Unusually low temperatures this winter have highlighted the need for an extreme weather shelter in Revelstoke.
Temperatures in February frequently hit -18 degrees Celsius overnight and for anyone homeless in Revelstoke, these conditions are life-threatening.
Revelstoke City’s social development coordinator Jill Zacharias has been working on the idea for a number of years. Recently B.C. Housing has come on board to fund it and the Revelstoke Women’s Shelter Society has offered to take on the contract. All that’s left to do now is find a suitable space.
“Revelstoke is growing and these facilities are part of that process,” Zacharias said. “Homelessness exists in all communities, but Revelstoke is one of the few in B.C. with absolutely no shelter options. And because of the high rents in our community, we have some people who are at risk of homelessness. One life changing event can shift people from having a roof over their head to being homeless.”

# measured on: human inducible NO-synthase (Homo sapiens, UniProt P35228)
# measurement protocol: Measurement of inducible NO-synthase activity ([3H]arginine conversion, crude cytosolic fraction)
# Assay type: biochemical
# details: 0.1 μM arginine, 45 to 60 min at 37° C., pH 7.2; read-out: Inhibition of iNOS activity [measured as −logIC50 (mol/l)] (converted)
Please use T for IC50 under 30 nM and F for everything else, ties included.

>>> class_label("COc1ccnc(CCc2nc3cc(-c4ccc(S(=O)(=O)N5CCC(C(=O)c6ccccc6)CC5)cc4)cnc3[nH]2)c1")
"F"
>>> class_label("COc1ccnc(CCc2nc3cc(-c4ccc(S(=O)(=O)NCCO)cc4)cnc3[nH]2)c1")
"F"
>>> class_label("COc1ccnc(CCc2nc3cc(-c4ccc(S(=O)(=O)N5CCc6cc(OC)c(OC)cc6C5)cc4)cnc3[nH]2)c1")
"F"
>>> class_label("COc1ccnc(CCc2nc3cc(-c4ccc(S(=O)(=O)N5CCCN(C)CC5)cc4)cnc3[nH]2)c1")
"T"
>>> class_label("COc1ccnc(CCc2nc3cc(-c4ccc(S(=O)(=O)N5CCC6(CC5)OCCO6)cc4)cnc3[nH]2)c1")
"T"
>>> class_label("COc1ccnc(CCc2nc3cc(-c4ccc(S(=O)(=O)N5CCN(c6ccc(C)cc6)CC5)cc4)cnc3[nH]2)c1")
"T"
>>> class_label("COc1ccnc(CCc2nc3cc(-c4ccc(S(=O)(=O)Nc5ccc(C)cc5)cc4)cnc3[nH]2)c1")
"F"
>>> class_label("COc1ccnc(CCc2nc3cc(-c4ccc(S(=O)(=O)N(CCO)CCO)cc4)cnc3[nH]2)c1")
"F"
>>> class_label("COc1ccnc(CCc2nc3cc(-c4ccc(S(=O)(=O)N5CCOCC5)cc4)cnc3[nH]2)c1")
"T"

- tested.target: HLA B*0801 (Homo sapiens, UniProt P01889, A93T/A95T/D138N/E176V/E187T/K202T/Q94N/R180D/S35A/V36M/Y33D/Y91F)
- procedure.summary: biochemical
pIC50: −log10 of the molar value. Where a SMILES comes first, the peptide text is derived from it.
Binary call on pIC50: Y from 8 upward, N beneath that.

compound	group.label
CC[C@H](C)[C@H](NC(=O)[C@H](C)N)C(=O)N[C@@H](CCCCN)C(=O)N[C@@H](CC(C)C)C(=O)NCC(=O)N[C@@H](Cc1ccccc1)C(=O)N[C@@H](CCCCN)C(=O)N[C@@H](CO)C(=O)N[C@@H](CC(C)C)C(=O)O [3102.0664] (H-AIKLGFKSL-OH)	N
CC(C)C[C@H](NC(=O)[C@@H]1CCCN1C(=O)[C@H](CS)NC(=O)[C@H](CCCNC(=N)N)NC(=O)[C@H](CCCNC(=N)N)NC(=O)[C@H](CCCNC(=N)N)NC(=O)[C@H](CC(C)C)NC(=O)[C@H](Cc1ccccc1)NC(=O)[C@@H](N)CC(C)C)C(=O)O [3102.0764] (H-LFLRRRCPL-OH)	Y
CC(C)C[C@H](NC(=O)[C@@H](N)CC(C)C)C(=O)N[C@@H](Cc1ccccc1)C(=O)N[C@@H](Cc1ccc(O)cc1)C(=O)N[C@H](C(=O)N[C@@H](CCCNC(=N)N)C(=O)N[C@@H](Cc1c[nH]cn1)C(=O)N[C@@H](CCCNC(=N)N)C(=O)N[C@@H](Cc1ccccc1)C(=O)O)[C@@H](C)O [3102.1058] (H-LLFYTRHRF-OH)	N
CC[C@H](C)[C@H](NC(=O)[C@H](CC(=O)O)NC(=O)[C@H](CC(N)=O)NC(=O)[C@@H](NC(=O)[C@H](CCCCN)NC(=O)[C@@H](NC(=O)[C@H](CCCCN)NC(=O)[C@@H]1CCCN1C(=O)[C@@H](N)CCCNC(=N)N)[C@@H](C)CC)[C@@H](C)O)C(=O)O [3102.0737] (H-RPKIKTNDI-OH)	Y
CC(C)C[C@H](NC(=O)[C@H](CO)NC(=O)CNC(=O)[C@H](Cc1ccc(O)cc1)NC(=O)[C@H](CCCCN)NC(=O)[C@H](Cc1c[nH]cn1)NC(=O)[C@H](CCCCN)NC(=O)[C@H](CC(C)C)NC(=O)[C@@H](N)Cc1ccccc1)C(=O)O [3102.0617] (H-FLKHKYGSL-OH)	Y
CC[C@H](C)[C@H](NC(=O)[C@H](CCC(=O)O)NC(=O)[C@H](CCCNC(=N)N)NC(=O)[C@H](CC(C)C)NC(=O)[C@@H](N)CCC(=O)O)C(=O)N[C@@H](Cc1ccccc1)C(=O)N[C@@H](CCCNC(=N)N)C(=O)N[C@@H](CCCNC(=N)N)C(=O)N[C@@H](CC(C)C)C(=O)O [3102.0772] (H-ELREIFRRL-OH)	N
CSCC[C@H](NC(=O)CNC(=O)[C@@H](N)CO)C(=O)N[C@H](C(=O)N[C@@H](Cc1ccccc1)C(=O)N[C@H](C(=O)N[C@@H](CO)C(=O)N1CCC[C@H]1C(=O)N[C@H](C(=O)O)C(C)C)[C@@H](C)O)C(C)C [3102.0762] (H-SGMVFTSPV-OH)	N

The provincial government, in partnership with approximately 65 communities, is providing over 750 extreme weather response shelter spaces as part of its Extreme Weather Response Program. The proposed Revelstoke shelter would run from November to March and have separate male and female accommodation of about six beds each. Two staff will manage it daily from 9 p.m. to 7 a.m.
Cathy Girling delivers Revelstoke’s Community Connections Homeless Outreach Program, which works on getting people into housing. While an extreme weather shelter isn’t a solution to our housing issues, she said this was a community need.
“I think it’s worthwhile to operate it for a year and see,” Girling said. “I certainly support the idea if it prevents cold weather injuries.”
Those attending the Revelstoke extreme weather shelter will be given access to support and services they need to achieve housing stability. It will also allow the city to assess the reality of homelessness in our community.
If anyone who knows of a suitable space, please contact the women’s shelter at 250-837-4382.
“We know there is a need for this,” shelter executive director Lynn Loeppky said. “Revelstoke is based on community and caring for one another. This is another step in supporting our most vulnerable citizens.”